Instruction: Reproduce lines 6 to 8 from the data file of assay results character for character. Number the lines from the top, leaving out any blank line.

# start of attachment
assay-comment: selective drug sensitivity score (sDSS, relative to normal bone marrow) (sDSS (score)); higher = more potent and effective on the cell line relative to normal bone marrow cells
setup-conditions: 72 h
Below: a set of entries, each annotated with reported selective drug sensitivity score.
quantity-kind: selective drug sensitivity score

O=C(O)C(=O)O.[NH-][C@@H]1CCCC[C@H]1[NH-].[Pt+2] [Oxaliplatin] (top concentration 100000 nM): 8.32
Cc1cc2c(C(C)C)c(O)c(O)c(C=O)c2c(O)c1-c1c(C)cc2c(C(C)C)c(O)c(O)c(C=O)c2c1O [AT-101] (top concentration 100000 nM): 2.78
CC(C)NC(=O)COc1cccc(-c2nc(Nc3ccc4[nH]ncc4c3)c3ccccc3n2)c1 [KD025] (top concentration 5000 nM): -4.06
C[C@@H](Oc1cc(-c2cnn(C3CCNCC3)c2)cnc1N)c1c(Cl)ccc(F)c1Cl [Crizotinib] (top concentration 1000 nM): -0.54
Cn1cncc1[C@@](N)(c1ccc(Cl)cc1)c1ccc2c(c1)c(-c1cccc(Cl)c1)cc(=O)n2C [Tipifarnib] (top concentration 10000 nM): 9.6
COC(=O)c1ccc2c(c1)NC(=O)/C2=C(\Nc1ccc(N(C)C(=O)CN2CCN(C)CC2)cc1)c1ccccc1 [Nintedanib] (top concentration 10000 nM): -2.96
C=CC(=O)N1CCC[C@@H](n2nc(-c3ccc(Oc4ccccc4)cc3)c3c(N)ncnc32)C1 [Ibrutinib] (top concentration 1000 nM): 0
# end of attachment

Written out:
Cc1cc2c(C(C)C)c(O)c(O)c(C=O)c2c(O)c1-c1c(C)cc2c(C(C)C)c(O)c(O)c(C=O)c2c1O [AT-101] (top concentration 100000 nM): 2.78
CC(C)NC(=O)COc1cccc(-c2nc(Nc3ccc4[nH]ncc4c3)c3ccccc3n2)c1 [KD025] (top concentration 5000 nM): -4.06
C[C@@H](Oc1cc(-c2cnn(C3CCNCC3)c2)cnc1N)c1c(Cl)ccc(F)c1Cl [Crizotinib] (top concentration 1000 nM): -0.54